Mistake Number Six: Failing to Spell Check a Resume or Cover Letter
Many people actually make this common mistake. Maybe they think they are expert proofreaders, wrongly believing they can catch any mistake on a resume or cover letter. They believe they don’t need to do a spell or grammar check. Perhaps they think they just don't have time and will catch anything that is not correct when they read through it carefully. Regardless why they don't take the time, many job seekers have actually failed to get an interview or job because of this. It actually doesn’t take long to check everything over carefully, or even have a second person also proofread a document.
Mistake Number Seven: Criticizing Technology A Company Uses
If you criticize technology you know little or nothing about, you may actually be speaking evil of a program the company uses. You may not even understand why the company would use such software, but you have never worked there, have not experienced the job situations workers do, have not seen how the software employees works when there is a deadline. You may believe the kind of accounting software you are familiar with is superior to a software you think is "outdated," but you may not know how it works during "crunch" time. You will only truly understand why that company uses that software if you get the job and use it yourself.
Mistake Number Eight: Failing to Prove Job Skills With Examples
When you are ready to go for a job interview, be prepared to give examples of how you have performed under pressure that is similar to what workers experience in the company you want to work for. Tell how you have saved the company you are working for or recently worked for money. Demonstrate how you made things operate in a more efficient manner. If you can't do these things, all the confidence you express about how well you can perform may just seem like empty words.
A total of 35% of employers have said this is the worst mistake a job seeker can make.
Mistake Number Nine: Bringing Up Salary Before the Potential Employer Does
In general, it is not good to ask what your salary will be before the interviewer mentions this. It may look like you are only interested in how much money you can make, not how you can help his company. If the subject does come up, however, be honest about how much money you have made, even if you think that will hinder your chances of getting the job. The interviewer will be able to find out anyway.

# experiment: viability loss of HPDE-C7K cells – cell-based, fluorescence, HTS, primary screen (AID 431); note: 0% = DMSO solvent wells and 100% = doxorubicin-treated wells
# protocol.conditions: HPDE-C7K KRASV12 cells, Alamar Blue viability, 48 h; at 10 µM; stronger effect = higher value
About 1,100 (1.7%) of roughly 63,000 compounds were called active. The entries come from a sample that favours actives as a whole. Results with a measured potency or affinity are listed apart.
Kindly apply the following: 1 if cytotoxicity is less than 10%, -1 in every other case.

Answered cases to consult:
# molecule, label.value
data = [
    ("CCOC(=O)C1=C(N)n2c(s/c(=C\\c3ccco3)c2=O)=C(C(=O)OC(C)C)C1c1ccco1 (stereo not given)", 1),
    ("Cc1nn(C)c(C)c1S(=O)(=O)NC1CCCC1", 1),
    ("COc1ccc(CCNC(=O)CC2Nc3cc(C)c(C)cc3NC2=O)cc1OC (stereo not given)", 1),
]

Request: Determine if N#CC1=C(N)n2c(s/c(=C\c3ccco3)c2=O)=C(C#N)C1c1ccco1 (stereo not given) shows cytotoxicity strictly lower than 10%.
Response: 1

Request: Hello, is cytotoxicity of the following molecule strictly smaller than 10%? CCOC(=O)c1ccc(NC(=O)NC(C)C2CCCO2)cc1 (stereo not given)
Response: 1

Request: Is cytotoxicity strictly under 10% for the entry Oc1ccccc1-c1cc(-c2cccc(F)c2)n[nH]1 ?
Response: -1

If you are asked how much you want to make and you can truthfully say you know the company has a good reputation, and you are certain their usual rate is fair, you can say that. Otherwise, answer the question with a fair amount.
Mistake Number Ten: Acted Bored or Cocky in a Job Interview
Many hiring managers say acting bored or cocky is one of the worst mistakes a job seeker can make. A little enthusiasm never hurts.
If You Make Any of the Mistakes Listed in this Article, You Probably Won't be Hired
If you have ever been guilty of any of these ten ways to not get hired, you probably didn't get the job you applied for. These are only some of the common mistakes job seekers make. There are many others. It is always good to use commons sense in a job interview, when filling out a job application, preparing a resume, or a cover letter. When you are being interviewed, there are signs which will show you whether or not the interviewer went well.
Beyerman, Chelsea, "Ten Ways Not to Get Hired," http://softsquatch.com/blog/ten-ways-to-not-get-hired
Watkins Steve, "Top Ten Ways Not to Get Hired," http://lowendmac.com/practical/02/1105.html
Zupek, Rachel, "Not Getting Hired? 10 Reasons, Why," http://www.cnn.com/2010/LIVING/worklife/02/03/cb.10.reasons.not.hired/index.html?iref=storysearch
Image Source: Ali Ansari, Resume-.pdf, http://commons.wikimedia.org/w/index.php?title=File:Resume-.pdf&page=1, Creative Commons Attribution-Share Alike 3.0 Unported license
Image Source: Recruitng office.jpg, United States Park Police, Public Domain, Public Domain, commons.wikimedia.